The New York Times / An Artist Whose Performance Delivers / by Benjamin Gennochio

The New York Times
ART REVIEW: An Artist Whose Performance Delivers
By Benjamin Genocchio
Published: December 18, 2005

Monika Weiss' survey exhibition at the Lehman College Art Gallery is her first ever such retrospective show in the New York region, and includes recent performance installations and an overview of her work from 1999 onward. The renown of Ms. Weiss, who is Polish-born and based in New York, has endowed this event with considerable stature -- especially among performance artists and those who follow performance art.
Ms. Weiss treats her body as an artistic tool. Several of her installations combine a performance with the act of drawing -- her rolling about on giant canvases while scribbling randomly with charcoal sticks or crayon. On another occasion, she immerses herself inside an octagonal baptismal font filled with black paint and water, then rolls and crawls across the gallery floor, which is covered with paper.

These and other artworks like them are represented here, either through video documentation, documentary artifacts (paper or cloth covered with the impression of the artist's body) or sculptural installations. This show is not for the fainthearted, or the prudish, but then again performance art rarely is. It plumbs the depths of creativity while testing the limits of human endurance. Love it or leave it.
The exhibition's title, ''Five Rivers,'' refers to the five rivers in Greek mythology that are believed to separate the world of the living from Hades, the world of the dead, and through which one must pass to achieve eternal life.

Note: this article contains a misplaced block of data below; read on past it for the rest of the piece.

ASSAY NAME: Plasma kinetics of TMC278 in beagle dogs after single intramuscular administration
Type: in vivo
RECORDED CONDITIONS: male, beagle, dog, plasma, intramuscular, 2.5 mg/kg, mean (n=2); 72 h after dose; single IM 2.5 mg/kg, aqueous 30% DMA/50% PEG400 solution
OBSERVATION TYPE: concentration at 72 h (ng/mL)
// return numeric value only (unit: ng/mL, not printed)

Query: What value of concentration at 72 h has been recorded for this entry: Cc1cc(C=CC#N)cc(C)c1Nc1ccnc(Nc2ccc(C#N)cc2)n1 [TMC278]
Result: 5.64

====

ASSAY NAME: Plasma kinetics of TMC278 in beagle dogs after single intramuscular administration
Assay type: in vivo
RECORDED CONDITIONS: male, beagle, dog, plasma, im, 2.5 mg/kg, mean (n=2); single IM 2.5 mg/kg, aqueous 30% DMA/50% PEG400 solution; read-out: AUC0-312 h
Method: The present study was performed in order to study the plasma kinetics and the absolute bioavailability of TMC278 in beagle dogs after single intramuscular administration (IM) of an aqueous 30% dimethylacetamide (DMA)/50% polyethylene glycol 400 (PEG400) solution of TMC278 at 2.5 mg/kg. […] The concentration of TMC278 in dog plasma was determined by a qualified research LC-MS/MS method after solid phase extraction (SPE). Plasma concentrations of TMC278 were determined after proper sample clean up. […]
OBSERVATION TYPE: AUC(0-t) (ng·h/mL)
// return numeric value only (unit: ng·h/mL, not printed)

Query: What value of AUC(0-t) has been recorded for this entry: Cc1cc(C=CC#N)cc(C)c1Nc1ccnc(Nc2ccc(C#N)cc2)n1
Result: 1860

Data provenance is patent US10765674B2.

Ms. Weiss is clearly fascinated by this transition, and something of her fascination is evident in ''White Chalice (Ennoia)'' (2004), an installation consisting of a video image of her curled-up body projected into a medieval baptismal font filled with water. It is as though she were back in the womb, about to be reborn, yet heavy with time. Or perhaps she is flirting with the dark glamour of death, and the nerve-racked promise of life on the other side.

''Ennoia'' is the general title of a series of works in which the artist immerses herself for long periods of time in sculptured vessels filled with water. ''Ennoia'' (2002), a video performance showing on a nearby monitor, documents a six-hour semi-immersion in a cast-concrete vessel at the Diapason Gallery in Manhattan. It is an eccentric, vaguely disconcerting piece with a metaphysical air.

If you try to think rationally about these artworks, you will give yourself a headache. But this may be Ms. Weiss's plan: to get viewers to try and intuit and feel her motives and inspiration rather than find rational explanations for them. After all, there is really no reasonable explanation for why a 41-year-old woman would want to spend six hours curled up inside a water-filled chalice, right?The exhibition includes documentation of ''Leukos'' (2005), an outdoor performance installation carried out recently on the Lehman College campus. Over two days, the artist and students lay down on an immense sheet of white canvas and, for several hours at a time, rolled around randomly tracing roughly their own silhouettes. Rain ravaged the artwork, but it was all part of the performance.

''Leukos'' belongs to a series of works titled ''Intervals,'' which are random drawings made by the artist and others using their bodies. Partly, the work helps make us look at and think differently about the body, as an inert object, and partly it is all about collapsing together artistic genres -- sculpture, installation, performance and drawing -- in a way so wayward as to almost obviate art altogether.
The display includes the ''Leukos'' canvas and an edited video of the performance, accompanied by the blissful soundtrack of a young male soprano singing. Watching the video is a meditative experience, the singing relaxing you to a point where you begin to focus exclusively on the video's minimal visual qualities. Suddenly, the work goes from being about drawing and performance to being lovely as both.

''Monika Weiss: Five Rivers,'' Lehman College Art Gallery, Lehman College, Bedford Park Boulevard West, the Bronx, through Jan. 3. Information: (718) 960-8731 or
Photos: From Monika Weiss: ''Leukos'' (2005), far left; ''White Chalice (Ennoia)''(2004), above; ''Phlegethon-Milczenie'' (2005).